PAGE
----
[00:13:28] So that’s a little bit of a brain dump about why relying on your work colleagues give you all the support you need. Can be unhelpful. So, so what should you do instead? Well, Hey, here’s a few thoughts I’ve had.

[00:13:39] Firstly, you need some useless friends, right? You need some friends that aren’t connected to your work, that don’t have an opinion. On what you do that love you for you. Remember that perspective I was talking about, they will be on the shore, up a mountain, or in a much bigger ship rather than with you in that boat, that with all the ways and the storms, they will be able to see what’s really going on for you as a person. And advice they give you, well, I was going to say we’ll be unbiased, but it probably won’t be unbiased, it will be biased towards you, but it won’t be biased towards having to keep the show on the road.

[00:14:14] And so you will be able to take that, that other opinion about actually what would be the best for me, from someone that doesn’t care about whether your work carries on or it doesn’t.

[00:14:24] The second thing you need to save is actually know, know what you want. ‘Cause quite a lot of time, we go and see, I don’t know, HR or manager or our boss or our, or we go into its white colleagues and say, look, this is how I’m feeling, and we don’t really know what we want. And we think, well, I’ll just see what they say and see if they suggest what I really need when maybe you do need some time off, But you really want then to suggest it. That often isn’t going to happen because of that self protectionism I’ve been talking about earlier, because if you take time off, that’s going to be very difficult for them and they might be on the edge too.

[00:14:57] So you probably need to formulate a bit of a plan before you even go to see them. Think about actually, what is it that I really need to recover as well as I can and, and really be able to be firing on all cylinders? It might be, you know, cutting down some work. It might be changing your role. It might be taking some time off. It just, it might be something really small, but. I have an idea of what you want before you go in, otherwise you’re not going to get anywhere near what you really need.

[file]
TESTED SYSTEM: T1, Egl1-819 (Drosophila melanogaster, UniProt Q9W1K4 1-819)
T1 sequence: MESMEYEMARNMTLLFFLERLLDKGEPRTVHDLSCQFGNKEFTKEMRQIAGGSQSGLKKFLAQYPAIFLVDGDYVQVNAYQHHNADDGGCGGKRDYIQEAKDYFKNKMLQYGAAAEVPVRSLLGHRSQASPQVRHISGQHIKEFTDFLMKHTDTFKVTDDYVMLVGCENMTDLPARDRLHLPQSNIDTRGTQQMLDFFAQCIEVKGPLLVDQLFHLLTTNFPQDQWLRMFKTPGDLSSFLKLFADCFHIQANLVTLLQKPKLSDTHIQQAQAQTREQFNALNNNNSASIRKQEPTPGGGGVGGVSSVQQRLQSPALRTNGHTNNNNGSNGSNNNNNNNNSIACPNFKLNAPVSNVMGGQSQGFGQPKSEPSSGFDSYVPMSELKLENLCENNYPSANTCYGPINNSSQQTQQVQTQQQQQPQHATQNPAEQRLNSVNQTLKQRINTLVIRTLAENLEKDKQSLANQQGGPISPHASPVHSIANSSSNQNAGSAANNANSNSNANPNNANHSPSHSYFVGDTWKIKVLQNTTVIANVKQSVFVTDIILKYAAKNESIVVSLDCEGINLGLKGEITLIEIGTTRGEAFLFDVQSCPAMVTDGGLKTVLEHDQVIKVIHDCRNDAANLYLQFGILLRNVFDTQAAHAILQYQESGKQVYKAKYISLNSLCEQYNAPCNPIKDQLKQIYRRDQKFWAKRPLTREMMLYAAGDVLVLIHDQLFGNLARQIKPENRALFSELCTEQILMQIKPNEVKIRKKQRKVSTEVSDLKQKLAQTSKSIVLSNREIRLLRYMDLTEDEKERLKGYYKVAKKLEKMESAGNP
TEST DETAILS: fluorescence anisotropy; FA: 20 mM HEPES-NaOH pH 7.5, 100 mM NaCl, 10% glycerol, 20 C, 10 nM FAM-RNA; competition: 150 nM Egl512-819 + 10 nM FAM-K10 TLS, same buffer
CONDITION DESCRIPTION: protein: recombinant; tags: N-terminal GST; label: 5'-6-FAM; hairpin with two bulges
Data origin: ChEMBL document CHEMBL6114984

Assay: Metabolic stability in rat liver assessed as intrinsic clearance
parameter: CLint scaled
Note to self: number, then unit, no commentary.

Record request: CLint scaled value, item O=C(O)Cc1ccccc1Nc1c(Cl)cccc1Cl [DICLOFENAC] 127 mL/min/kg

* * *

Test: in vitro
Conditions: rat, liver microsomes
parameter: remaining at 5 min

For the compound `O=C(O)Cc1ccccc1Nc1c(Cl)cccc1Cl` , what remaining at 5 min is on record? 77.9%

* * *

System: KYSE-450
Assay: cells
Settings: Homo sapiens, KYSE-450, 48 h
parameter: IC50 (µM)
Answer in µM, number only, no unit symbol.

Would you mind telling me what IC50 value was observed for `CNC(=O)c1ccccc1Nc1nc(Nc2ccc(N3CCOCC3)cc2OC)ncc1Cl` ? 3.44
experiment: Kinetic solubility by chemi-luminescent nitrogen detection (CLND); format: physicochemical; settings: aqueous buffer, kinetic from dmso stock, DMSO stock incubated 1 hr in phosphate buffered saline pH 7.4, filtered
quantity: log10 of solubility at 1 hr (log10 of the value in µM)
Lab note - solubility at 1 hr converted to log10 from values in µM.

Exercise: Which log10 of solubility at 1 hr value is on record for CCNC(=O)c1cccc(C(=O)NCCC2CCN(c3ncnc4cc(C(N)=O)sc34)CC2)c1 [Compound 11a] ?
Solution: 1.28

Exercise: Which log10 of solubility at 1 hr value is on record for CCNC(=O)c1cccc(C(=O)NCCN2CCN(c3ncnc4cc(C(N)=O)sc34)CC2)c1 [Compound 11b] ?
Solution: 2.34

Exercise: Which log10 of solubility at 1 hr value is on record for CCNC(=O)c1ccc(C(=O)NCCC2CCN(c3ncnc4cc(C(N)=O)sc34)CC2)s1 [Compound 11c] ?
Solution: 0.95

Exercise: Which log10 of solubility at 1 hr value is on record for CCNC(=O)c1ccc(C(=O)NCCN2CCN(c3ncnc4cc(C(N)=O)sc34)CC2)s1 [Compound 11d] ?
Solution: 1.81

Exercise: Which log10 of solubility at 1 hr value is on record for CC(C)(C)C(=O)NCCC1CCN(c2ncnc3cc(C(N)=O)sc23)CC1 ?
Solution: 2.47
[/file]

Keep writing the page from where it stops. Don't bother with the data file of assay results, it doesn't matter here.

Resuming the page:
[00:15:22] And related to that is actually knowing in advance, why you’re asking for this. And I’ve talked about this a lot before. If you know your why, if you know the long-term reasons why you’re asking for something, then it becomes a lot easier to tolerate that short term discomfort. You know, I know I’m asking for this now, which is tricky, you might not agree with me, it might upset you. It might be inconvenience for you, but actually longterm, this is why I’m doing it. If, you know your, why, then you’ll be able to stick to it much more. And if you know your why, and this is the really important thing you can give yourself permission. Because we don’t give ourselves permission. We are waiting for everybody else to give us permission. And if you’re waiting for that, then you might be wasting for a very, very long time. Because why would you give permission the someone else. To actually get better when you’re fitting dreadful yourself? It’s really, really difficult.

[00:16:18] And this is what we see in healthcare all the time, that people that are trying to break out of the trap in the vicious cycle of stress and overwhelm, feel that they’re waiting for permission from other people which never comes because everybody’s stuck in the same trap. We need to do this for ourselves, nobody else is going to do that. And that is where you’ll use this friends coming as well, because they will give you permission. But bottom line, you’re going to be the ones stopping yourself because well, these feedings that we’ve talked about before, about guilt, about letting your colleagues down about, about the shame of well, I’m just not good enough am I, if I, if I can’t cope at the moment or, or I’m not very well, or I need support. And fair and fair about what might happen in the future. So know your why.

[00:16:59] And then yes, of course, you need to talk to your colleagues. Of course, you need to expect some support for them and talk to your HR department and your boss and your team. Definitely, but that cannot be the only support that you get. You need to get support from elsewhere. And probably the majority of your support from elsewhere.

[00:17:17] Because when you’re all in the same boat, like I said, it’s difficult to support each other as well as you would want to. Don’t put them on that on somebody else when they are trying to Cate with enough themselves. So seek out the stuff you need. And that may be funding a therapist. Probably we’ll be seeing your own doctor. It might be talking to practitioner health and it will definitely be talking to your close friends and family outside of work.

[00:17:41] So finally, just want to talk about the mistakes that people make when they do this.

[00:17:45] Well, firstly, we might fail to see the hidden agenda amongst our colleagues. They may fail to see their own hidden agenda. You know, they want to be altruistic, but they will probably be triggered and worried as well. And they might get into rescue role or give some bad advice. So make sure you always think actually what agenda might they have that they might not even realize?